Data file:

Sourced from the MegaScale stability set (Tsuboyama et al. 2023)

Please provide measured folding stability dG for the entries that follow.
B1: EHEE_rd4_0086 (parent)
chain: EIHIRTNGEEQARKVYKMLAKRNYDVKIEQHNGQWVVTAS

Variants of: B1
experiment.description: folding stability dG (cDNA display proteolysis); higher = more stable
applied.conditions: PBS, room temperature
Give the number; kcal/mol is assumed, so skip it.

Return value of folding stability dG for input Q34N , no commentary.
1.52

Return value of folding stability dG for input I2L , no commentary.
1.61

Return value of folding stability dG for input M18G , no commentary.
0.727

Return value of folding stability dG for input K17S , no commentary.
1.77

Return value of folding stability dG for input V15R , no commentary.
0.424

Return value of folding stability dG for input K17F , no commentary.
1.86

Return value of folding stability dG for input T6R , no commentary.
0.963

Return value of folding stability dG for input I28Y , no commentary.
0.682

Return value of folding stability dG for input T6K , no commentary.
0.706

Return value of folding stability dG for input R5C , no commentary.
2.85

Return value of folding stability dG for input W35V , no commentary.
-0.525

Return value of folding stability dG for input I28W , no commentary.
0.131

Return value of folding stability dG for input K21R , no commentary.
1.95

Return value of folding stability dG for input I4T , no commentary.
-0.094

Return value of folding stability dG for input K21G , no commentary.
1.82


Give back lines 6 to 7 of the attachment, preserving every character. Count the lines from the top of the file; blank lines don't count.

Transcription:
experiment.description: folding stability dG (cDNA display proteolysis); higher = more stable
applied.conditions: PBS, room temperature